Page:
NCPA Focuses on PBMs' Role in High Prescription Drug Prices as White House Prepares to Act
ALEXANDRIA, Va. (June 29, 2017) — Pharmacy benefit managers (PBMs) have a business model that contributes to rising prescription drug prices, the National Community Pharmacists Association (NCPA) asserts in a letter to U.S. Office of Management and Budget Director Mick Mulvaney.
In the letter, NCPA requested a meeting and offered recommendations for reforming PBMs as the Trump Administration considers steps to tackle rising prescription drug costs.
"We all agree on the need to ensure prescription drug access and affordability," the letter states. "However, this issue cannot be solved without addressing the role of PBMs in increasing costs. As the PBM role has expanded to include negotiating with manufacturers, contracting with and paying pharmacies and administering plans and billing plan sponsors, they have grown into oversized players and that position requires enhanced scrutiny."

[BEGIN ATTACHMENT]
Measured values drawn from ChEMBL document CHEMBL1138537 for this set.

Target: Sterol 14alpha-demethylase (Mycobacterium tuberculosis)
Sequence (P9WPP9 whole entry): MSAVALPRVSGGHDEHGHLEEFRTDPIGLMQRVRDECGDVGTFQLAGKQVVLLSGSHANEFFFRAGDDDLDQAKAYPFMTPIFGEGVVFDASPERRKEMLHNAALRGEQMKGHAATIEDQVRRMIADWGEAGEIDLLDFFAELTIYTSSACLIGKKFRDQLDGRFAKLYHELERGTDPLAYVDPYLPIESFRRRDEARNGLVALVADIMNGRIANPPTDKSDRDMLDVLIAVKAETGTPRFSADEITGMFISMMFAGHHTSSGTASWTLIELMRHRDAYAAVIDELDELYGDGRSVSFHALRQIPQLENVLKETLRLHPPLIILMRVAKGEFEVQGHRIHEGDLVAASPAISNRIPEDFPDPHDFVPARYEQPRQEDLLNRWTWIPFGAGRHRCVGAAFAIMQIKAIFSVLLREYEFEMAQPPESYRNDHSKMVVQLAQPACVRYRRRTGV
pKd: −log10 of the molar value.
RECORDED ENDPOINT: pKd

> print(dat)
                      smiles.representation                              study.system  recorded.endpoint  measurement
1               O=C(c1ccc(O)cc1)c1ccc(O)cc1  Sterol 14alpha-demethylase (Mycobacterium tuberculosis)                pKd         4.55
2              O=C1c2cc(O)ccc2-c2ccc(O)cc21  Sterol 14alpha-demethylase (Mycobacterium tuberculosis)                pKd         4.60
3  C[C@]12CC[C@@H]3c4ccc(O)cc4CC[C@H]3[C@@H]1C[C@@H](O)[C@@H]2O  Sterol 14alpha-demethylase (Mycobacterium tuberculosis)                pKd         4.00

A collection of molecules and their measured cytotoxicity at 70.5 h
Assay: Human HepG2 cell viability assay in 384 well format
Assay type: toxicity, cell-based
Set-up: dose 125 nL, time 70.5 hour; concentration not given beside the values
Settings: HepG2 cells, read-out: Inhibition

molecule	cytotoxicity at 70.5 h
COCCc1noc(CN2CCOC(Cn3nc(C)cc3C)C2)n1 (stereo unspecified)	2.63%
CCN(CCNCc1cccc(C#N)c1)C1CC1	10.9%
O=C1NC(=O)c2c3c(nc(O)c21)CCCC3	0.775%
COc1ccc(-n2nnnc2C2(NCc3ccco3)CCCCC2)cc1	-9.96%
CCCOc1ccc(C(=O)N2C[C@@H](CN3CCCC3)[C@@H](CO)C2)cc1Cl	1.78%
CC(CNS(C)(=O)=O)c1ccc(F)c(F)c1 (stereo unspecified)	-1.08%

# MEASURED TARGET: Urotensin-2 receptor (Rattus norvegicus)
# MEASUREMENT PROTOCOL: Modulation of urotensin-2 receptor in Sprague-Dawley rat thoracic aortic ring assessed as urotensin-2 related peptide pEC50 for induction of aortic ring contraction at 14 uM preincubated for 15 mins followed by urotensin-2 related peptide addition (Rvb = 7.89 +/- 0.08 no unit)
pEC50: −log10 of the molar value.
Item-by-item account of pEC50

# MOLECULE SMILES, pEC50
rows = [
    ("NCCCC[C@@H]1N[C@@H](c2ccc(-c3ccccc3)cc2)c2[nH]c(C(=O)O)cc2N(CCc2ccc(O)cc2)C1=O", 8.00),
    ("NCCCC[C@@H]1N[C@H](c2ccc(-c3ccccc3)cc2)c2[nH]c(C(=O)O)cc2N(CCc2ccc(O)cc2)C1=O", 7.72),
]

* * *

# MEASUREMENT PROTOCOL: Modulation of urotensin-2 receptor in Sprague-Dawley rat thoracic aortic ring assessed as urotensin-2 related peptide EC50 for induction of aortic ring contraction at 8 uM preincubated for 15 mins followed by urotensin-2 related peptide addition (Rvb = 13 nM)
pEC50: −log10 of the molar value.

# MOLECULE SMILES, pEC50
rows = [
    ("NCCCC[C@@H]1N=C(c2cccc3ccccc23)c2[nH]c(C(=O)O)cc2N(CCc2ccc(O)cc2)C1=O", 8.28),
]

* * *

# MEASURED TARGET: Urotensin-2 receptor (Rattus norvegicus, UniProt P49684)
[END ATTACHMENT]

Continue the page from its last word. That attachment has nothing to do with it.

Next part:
NCPA's remedy for addressing some of the more controversial PBM business practices include:
- Having the Centers for Medicare and Medicaid Services (CMS) fix unpredictable retroactive pharmacy direct and indirect remuneration (DIR) fees that cause Medicare beneficiaries and taxpayers to pay more for prescription drugs.
- Pushing for policies promoting pharmacy competition and patient choice that are being undermined by the conflicts of interest associated with PBMs' ownership of mail order and specialty pharmacies.
- Addressing the lack of transparency and added cost resulting from PBMs providing preferential treatment on their formularies that determine which prescription drugs get dispensed because of drug manufacturer rebate deals.